Although Old Bowels is slightly more reluctant to send Rutledge this time, considering the success rate of his recent investigations (see novels 1-6!), the haunted Inspector is already on scene in 'The North' when the Yard is called in to investigate a mass murder in the Lakes. The Elcotts, a farming family with four young children, are found shot to death in their isolated farmhouse in the middle of a blizzard. The small valley community is shocked, with no clues to explain the brutality or identify the murderer - unless they can find 10 year old Josh Robinson, who has somehow escaped his family's fate. Search parties are sent out into the bleak, snow-covered fells of the surrounding landscape, but by the time Rutledge arrives, hope of finding the boy alive is dwindling. Without a witness to the crime, the Inspector must rely on the motives of those closest to the family, including an ex-husband, a jealous brother, and a sister looking for someone to blame. 'Greed. Jealousy. Revenge. The land - the lover - the wife ...' The more Rutledge delves into secret lives, the more like a soap opera the story becomes!

The murderer is fairly obvious after the first few chapters, I have to say, but I enjoyed watching Rutledge gather the clues and struggle with his temper all the same. And despite Todd's frequent stereotypical references to 'the North' and its Bronte-esque inhabitants (those who aren't on the lam from London, anyway), the wintry weather and harsh scenery of the mountains contribute a dark and oppressive atmosphere to the story. Evocative and exciting. ( )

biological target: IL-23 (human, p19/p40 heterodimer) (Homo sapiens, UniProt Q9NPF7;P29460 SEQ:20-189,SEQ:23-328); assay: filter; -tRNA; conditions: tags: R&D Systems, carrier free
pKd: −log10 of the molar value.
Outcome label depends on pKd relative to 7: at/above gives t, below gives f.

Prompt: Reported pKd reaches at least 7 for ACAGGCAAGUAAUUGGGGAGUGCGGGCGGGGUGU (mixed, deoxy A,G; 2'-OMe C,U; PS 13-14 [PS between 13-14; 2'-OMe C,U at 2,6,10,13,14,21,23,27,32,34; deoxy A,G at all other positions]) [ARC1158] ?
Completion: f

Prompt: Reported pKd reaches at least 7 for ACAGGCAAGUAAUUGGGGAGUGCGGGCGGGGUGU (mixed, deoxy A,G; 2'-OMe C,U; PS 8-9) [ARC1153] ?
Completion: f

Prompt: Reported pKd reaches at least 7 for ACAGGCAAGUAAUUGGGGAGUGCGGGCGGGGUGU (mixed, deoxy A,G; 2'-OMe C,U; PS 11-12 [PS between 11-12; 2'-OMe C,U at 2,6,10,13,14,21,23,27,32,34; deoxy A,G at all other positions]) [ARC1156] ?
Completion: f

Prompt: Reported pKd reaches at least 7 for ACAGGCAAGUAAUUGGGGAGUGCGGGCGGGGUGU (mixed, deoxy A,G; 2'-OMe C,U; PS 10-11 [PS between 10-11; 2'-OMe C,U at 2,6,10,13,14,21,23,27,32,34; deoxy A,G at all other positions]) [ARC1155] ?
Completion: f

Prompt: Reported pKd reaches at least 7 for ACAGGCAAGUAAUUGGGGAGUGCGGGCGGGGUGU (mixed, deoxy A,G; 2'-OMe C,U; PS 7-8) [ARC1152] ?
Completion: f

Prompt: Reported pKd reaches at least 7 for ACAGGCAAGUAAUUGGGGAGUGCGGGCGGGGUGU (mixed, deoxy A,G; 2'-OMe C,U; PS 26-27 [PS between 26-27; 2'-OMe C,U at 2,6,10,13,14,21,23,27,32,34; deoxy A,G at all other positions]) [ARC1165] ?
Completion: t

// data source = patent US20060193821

AdonisGuilfoyle | Oct 15, 2010 |
Showing 1-5 of 8 (next | show all)
Traditional mystery lovers who prefer their whodunits enriched with psychological insight will heartily embrace Todd's seventh Inspector Rutledge novel (after 2002's A Fearsome Doubt )...As with its predecessors, this novel is imbued with tragic sadness, and Rutledge's struggle with his own demons serves as a moving counterpoint to the searing pain of other characters trapped by circumstances or emotions beyond their control. Perhaps this superb effort will bring Todd an audience to match the deserved critical acclaim he has received.
added by mysterymax | editPublisher's Review (Dec 6, 2004)
 
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For Cassandra,

who appears here as Sybil...

1990-2003

And for Biedermann,

who always believed he was one of us...

1989-2004

Good night, dear friends.
First words
The North of England
December 1919

He ran through the snow, face into the swirling wind, feet pounding deep trenches into the accumulating drifts.
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(Click to show. Warning: May contain spoilers.)
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Amazon.com Amazon.com Review (ISBN 0553586610, Mass Market Paperback)

Integral to most crime tales is the unearthing of concealed and unfavorable facts about suspected malefactors. But the mother-son duo who write under the nom de plume "Charles Todd" are particularly adept, in their historical novels featuring Scotland Yard Inspector Ian Rutledge, at exploiting painful secrets as tools in developing both character and plot. It's rare, in a Todd tale, that even the innocent should escape unscathed. The authors demonstrate their skills once more in A Cold Treachery, which sends the shell-shocked and lonely Rutledge to probe the winter massacre of a sheep-farming family in northern England, at the same time as he searches for the missing and only witness to that chilling savagery.